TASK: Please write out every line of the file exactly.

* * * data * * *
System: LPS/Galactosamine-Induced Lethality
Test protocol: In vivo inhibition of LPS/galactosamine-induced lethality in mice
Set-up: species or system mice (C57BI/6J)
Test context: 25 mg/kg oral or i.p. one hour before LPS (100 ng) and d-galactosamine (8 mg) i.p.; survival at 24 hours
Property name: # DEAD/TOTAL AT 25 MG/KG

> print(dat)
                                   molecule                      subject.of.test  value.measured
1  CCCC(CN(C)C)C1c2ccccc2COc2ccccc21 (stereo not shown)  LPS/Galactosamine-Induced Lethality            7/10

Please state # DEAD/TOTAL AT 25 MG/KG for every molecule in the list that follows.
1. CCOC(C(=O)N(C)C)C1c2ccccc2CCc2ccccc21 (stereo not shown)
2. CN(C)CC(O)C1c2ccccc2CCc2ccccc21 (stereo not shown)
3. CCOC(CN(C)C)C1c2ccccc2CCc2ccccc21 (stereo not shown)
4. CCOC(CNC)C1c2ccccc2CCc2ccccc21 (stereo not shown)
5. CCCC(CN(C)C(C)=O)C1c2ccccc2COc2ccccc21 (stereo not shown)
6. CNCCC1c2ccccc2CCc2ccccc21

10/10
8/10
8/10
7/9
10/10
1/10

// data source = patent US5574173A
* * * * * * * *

System: LPS/Galactosamine-Induced Lethality
Test protocol: In vivo inhibition of LPS/galactosamine-induced lethality in mice
Set-up: species or system mice (C57BI/6J)
Test context: 25 mg/kg oral or i.p. one hour before LPS (100 ng) and d-galactosamine (8 mg) i.p.; survival at 24 hours
Property name: # DEAD/TOTAL AT 25 MG/KG

> print(dat)
                                   molecule                      subject.of.test  value.measured
1  CCCC(CN(C)C)C1c2ccccc2COc2ccccc21 (stereo not shown)  LPS/Galactosamine-Induced Lethality            7/10

Please state # DEAD/TOTAL AT 25 MG/KG for every molecule in the list that follows.
1. CCOC(C(=O)N(C)C)C1c2ccccc2CCc2ccccc21 (stereo not shown)
2. CN(C)CC(O)C1c2ccccc2CCc2ccccc21 (stereo not shown)
3. CCOC(CN(C)C)C1c2ccccc2CCc2ccccc21 (stereo not shown)
4. CCOC(CNC)C1c2ccccc2CCc2ccccc21 (stereo not shown)
5. CCCC(CN(C)C(C)=O)C1c2ccccc2COc2ccccc21 (stereo not shown)
6. CNCCC1c2ccccc2CCc2ccccc21

10/10
8/10
8/10
7/9
10/10
1/10

// data source = patent US5574173A